BAC Journal > Structural and Non-Structural Masonry Workout for a New Fieldhouse

Structural and Non-Structural Masonry Workout for a New Fieldhouse

2022 Issue 3

Students and faculty at the University of Wisconsin La Crosse are enjoying a brand-new Fieldhouse and Soccer Support Facility, thanks to the teamwork of BAC ADC Wisconsin members, signatory contractor Market & Johnson, and the International Masonry Institute (IMI).

Fieldhouse and Soccer Support Facility
The exterior of the new Fieldhouse and Soccer Support Facility at the University of Wisconsin.

The $49 million, 144,000 gross-square-foot facility is a win for union masonry, with a $4 million package featuring brick and cast stone veneer, prefabricated masonry lintels, and lightweight concrete masonry units (CMUs).

IMI Director of Industry Development and Technical Services Pat Conway supported key members of the project team in optimizing the masonry that, in turn, created more work hours for BAC members.

Masonry Lintels Offer Advantages Over Steel 

The project’s masonry lintels are one great example of the optimization. “Over the years, we’ve learned from IMI that contractors prefer masonry lintels from a constructability perspective,” said project architect Kyle Schauf with HSR Associates. “Masonry lintels allow us to develop architectural details that minimize thermal transfer at window heads. They’re a great alternative to a structural steel beam bottom plate spanning from the inside of the building to the edge of the veneer.”

Not only that, but masonry is locally available and less expensive than structural steel lintels, which often have long lead times and are delivered from overseas. That can have a major impact on project sequencing and schedules.

Masonry lintels also move at the same rate as the surrounding masonry walls, eliminating potential cracking due to differential movement that occurs with steel lintels. “They offer a pure solution to spanning openings without introducing dissimilar materials,” said project engineer Chad Allen with Oneida Total Integrated Enterprises (OTIE).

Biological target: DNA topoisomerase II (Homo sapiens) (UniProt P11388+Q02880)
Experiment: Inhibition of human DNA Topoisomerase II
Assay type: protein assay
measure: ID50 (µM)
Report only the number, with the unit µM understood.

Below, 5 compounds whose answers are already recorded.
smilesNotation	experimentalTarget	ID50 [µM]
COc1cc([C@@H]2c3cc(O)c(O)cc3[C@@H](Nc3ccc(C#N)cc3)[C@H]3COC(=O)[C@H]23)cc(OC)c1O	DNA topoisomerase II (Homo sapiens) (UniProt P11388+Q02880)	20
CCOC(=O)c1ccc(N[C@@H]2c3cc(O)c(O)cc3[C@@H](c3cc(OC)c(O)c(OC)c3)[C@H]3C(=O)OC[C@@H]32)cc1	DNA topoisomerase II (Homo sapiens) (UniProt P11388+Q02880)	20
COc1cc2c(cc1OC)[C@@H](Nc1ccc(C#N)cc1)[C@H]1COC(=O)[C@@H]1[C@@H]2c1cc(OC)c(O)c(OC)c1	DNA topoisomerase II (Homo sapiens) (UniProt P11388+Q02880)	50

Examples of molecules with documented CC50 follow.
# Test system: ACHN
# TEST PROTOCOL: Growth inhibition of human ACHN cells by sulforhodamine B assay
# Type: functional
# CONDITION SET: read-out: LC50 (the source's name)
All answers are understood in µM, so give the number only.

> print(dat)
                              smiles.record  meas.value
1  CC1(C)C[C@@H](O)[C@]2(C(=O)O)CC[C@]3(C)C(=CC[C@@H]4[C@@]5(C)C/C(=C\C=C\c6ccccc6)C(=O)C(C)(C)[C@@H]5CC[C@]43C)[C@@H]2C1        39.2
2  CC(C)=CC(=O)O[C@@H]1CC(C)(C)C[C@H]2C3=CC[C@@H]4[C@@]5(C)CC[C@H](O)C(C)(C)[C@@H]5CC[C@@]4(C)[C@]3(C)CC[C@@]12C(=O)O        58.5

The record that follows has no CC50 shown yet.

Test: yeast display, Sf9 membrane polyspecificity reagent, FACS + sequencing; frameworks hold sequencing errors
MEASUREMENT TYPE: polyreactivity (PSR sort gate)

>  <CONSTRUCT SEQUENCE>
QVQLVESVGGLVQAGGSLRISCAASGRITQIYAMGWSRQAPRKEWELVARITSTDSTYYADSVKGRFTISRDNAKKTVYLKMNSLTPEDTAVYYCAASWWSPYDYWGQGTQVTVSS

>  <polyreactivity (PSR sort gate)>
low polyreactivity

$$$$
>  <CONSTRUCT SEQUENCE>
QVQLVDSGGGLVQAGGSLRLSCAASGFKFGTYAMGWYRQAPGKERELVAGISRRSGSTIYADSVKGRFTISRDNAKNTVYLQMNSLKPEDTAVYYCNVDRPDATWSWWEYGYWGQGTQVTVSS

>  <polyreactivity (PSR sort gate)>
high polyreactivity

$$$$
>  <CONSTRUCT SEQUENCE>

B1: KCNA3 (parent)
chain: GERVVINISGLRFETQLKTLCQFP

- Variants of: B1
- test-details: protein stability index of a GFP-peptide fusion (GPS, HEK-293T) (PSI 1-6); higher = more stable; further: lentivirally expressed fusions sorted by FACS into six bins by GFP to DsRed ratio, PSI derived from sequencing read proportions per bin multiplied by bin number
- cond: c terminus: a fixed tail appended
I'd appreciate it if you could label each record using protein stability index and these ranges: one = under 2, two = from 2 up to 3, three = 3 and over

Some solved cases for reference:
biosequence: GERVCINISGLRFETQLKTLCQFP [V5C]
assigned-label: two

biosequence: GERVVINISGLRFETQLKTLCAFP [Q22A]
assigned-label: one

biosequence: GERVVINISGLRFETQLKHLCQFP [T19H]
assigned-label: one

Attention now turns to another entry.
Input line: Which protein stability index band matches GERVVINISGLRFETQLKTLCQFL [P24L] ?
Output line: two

Alternative Engineered Method Eliminates Need for Control Joints

The project team further minimized cracking and controlled masonry movement by using the alternative engineered method, which addresses control joints for CMU walls. The contractor, structural engineer, and IMI collaborated to eliminate control joints on a 200-foot-long, 60-foot-tall CMU wall that served as a transition between two building geometries. Doing so helped solve both structural and constructability challenges. 

With the installation of mid-wall bond beams at 48 inches on-center and the extension of masonry lintels the entire length of the wall, the structural engineer had enough horizontal steel in the wall to restrain masonry movement, meaning control joints were not necessary.

“For this particular wall, using the engineered method simplified everything,” said Allen. “It was easier than figuring out where to locate vertical joints and how to communicate them on a plan to make sure they were installed correctly.”

The crew with Market & Johnson used self-consolidating grout to ensure proper grout flow, especially with the added grout and rebar in the wall. It turns out, this sped up CMU installation while reducing complicated temporary wall bracing. 

Lightweight CMU Keeps the Crew Happy

Lightweight CMU proved to be another creative solution for the fieldhouse. Market & Johnson worked with the structural engineer to convert the project’s 144,000 CMU to a lightweight 16-inch CMU. Often, normal weight materials get specified by default. The engineer did a compliance check and found that the unit’s compressive strength, combined with Type S mortar, met compressive strength requirements for the masonry assembly.

“We prefer installing lightweight CMU,” said Kevin Fabry, Masonry Project Manager for Market & Johnson. “Ultimately, it’s good for our masonry crew’s longevity and reduces chances for injuries and fatigue. Using a lightweight 16-inch CMU, one mason lifts approximately 1,000 pounds less per day.”

According to Fabry, though lightweight CMU costs a little more per unit, they’ve measured a 10 percent increase in installation and positive feedback from their crew. 

The team scored big on this project, showing how masonry offers an economical, durable, and beautiful building solution. It is a fitting start for a facility that’s sure to see many victories for the college’s athletic teams.